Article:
The Semester of Our Discontent (Lila Maclean Academic Mystery #1). Henery Press, 2016.
Agatha Award, Best First Novel
William F. Deeck-Malice Domestic Grant
English professor Lila Maclean is thrilled about her new job at prestigious Stonedale University until she finds one of her colleagues dead. She soon learns that everyone, from the chancellor to the detective working the case, believes Lila—or someone she is protecting—may be responsible for the horrific event, so she assigns herself the task of identifying the killer.
More attacks on professors follow, the only connection a curious symbol found at each of the crime scenes. Putting her scholarly skills to the test, Lila gathers evidence, but her search is complicated by an unexpected nemesis, a suspicious investigator, and an ominous secret society. Rather than earning an “A” for effort, she receives a threat featuring the mysterious emblem and must act quickly to avoid failing her assignment…and becoming the next victim.
“A very intricate, cool story featuring the depth of an institution where everyone is dying to climb the ladder of success.” — Suspense Magazine
“Kuhn earns a solid A+ with the best cozy debut I’ve read this year. An engaging heroine, a college setting that will have you aching to go back to school, and a puzzler of a mystery make this a must-read for cozy lovers.” — Laura DiSilverio, national best-selling author of the Readaholics Book Club mysteries and the Lefty-nominated Swift Investigations series
“The first sentence grabbed me, the ending surprised me and, in between, The Semester of Our Discontent was a box of delights. A pitch-perfect portrayal of academic life with a beguiling cast of anxious newbies, tweedy old troublemakers and scholars as sharp as they’re wise. Lila’s Stonedale is a world I’m thrilled to have found.” — Catriona McPherson, multi-award-winning author of the Dandy Gilver series and The Child Garden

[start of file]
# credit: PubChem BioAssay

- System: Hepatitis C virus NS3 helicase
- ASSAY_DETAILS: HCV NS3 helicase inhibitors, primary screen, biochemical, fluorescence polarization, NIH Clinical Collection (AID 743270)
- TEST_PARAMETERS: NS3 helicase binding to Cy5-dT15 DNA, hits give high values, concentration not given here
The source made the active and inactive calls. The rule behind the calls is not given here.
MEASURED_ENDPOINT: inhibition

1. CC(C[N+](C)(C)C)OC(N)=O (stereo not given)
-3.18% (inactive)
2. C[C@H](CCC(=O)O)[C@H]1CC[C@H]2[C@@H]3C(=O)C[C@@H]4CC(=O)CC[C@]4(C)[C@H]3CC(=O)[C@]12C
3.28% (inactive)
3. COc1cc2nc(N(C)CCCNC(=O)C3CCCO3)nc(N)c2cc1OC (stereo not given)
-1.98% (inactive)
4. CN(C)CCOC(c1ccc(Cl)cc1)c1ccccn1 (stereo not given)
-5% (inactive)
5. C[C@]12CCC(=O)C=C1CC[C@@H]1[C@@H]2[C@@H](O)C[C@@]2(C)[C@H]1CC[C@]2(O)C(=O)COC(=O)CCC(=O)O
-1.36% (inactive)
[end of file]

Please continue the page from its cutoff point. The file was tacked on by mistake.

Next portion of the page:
“Author Cynthia Kuhn is phenomenal at conveying the tension-filled atmosphere that inundates higher institutions, where one’s fate rests entirely on a few out-of-touch, pompous faculty members.” — Kings River Life Magazine
“The characters are vibrantly portrayed with quirky personalities, fleshed out histories, and intriguing relationships. The murder(s) are well-plotted and the action fast and steadily-paced. I was fascinated from the first until the final page. This is a mystery-fan’s dream read. I highly recommend this book.” — Book Review Crew
“Murder is on the syllabus in The Semester of Our Discontent and college professor Lila Maclean gets an A+ for her detecting skills in this twisty mystery set at a Colorado university. With suspects and motives galore, solving the murder of department chair Roland Higgins won’t be easy, but Lila’s got brains and guts to spare. A great book…I can’t wait to see what author Cynthia Kuhn does next!” — Maggie Barbieri, author of the Murder 101 series and the Maeve Conlon mysteries
Available in bookstores and online:
The Art of Vanishing (Lila Maclean Academic Mystery #2). Henery Press, 2017.
When Professor Lila Maclean is sent to interview celebrated author and notorious cad Damon Von Tussel, he disappears before her very eyes. The English department is thrown into chaos by the news, as Damon is supposed to headline Stonedale University’s upcoming Arts Week.